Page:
Mexican American relations would be forever changed and stressed.  The United States regarded Mexico as a potential adversary as late as early World War Two, and not without good reasons as the Mexican government was heavily leftist and not democratic. The new radical Mexican governments took to oppressing sections of the Mexican population and they, and we use the plural advisedly, flirted with the extreme left periodically.  It was not by accident that when Stalin's assassins tracked Trotsky down, they found him in Mexico.

Those facts would lead to ongoing war in Mexico for years as various Mexican movements attempted to overthrow the Mexican government, all without success.
Which is not to say that the central players in Mexico had happy ends themselves.

Zapata was assassinated by the Mexican government, still under arms and having never surrendered, in 1919, bringing to a close his agrarian movement until modern times, when Zapataistas revived in Mexico on his old domain. 

 Zapata in 1915
Flag of the Zapatista Army of Liberation, a Mexican movement inspired by the legacy of Emiliano Zapata.

Carranza, whom we have dealt with at length, was overthrown by Alvaro Obregon, his most successful general, in 1920.

 Alvaro Obregon.

Obregon had served Carranza well, after having missed the initial stages of the revolution, but he grew into a political adversary starting in the very period we're discussing.  Carranza never favored the radical turn the Mexican Constitution took in 1917, favoring instead a preservation of the 1857 constitution.  Obregon was a full radical.  After that, he went into retirement, but in 1920 he through his considerable weight behind a revolution against Carranza, which succeeded.  In May 1920 Carranza himself died in an ambush, a victim of ongoing Mexican revolution.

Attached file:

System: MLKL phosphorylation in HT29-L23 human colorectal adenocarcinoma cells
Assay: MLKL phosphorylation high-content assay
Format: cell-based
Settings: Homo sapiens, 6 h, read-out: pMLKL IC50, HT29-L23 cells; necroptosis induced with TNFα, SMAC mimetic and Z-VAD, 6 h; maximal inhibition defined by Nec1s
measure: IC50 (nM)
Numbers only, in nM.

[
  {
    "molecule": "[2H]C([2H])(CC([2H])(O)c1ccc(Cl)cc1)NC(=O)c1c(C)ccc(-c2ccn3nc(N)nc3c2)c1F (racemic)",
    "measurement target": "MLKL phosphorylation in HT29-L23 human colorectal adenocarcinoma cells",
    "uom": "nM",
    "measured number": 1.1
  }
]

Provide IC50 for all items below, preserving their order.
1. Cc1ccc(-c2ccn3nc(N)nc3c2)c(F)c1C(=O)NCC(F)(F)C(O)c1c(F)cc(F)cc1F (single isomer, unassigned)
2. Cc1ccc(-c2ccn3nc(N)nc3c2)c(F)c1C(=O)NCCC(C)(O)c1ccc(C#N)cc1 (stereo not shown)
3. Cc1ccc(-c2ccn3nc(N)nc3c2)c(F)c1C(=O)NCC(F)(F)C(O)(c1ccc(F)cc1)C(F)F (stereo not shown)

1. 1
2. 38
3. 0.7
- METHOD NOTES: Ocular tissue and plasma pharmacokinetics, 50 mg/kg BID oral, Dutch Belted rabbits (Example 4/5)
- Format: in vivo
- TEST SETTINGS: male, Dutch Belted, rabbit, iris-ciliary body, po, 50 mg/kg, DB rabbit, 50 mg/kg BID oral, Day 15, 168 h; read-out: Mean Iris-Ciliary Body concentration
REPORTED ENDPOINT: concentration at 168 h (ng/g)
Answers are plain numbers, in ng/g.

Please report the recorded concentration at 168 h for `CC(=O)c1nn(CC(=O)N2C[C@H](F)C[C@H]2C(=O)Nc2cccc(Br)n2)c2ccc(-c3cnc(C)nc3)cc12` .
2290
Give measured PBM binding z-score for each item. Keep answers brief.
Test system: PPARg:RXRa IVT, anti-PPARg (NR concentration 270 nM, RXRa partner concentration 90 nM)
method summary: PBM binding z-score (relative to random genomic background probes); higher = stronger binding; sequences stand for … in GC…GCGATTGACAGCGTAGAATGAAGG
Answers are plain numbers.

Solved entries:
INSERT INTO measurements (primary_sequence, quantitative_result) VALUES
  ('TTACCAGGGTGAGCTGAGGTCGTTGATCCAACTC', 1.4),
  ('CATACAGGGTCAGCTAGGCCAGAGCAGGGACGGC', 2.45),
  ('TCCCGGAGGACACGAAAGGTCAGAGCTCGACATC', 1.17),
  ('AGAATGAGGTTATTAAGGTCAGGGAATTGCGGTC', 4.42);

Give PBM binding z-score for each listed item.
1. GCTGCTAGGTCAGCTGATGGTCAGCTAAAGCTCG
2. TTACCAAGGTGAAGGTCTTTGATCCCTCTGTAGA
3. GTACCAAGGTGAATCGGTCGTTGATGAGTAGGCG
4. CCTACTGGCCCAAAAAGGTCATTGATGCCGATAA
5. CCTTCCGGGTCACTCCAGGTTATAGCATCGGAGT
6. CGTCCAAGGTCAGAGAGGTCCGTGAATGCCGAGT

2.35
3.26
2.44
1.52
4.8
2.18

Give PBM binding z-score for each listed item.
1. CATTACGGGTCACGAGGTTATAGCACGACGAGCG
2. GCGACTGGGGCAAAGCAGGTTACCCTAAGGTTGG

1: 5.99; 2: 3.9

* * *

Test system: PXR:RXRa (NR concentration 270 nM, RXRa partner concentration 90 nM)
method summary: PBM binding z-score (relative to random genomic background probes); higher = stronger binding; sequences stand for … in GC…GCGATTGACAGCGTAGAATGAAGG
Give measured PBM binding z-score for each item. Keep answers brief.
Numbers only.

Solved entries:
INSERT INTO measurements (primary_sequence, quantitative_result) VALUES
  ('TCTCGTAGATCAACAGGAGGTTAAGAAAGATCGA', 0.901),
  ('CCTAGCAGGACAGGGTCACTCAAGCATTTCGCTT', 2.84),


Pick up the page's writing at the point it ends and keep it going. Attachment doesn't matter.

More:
Obregon then lead the country for a while and then stepped down upon the election of Plutarco Elías Calles.  However, during Obregon's administration the Mexican government, which had already become hostile to religion with the 1917 Constitution, adopted on this same day (see earlier post) started to become more repressive of the Catholic Church.  Calles would accelerate this which would lead to the Cristero War, which the Mexican government put down.  After that, Obregon ran for the presidency of Mexico again, in 1928, but was assassinated very soon after taking office by José de León, a Mexican who had sympathies toward the Cristeros.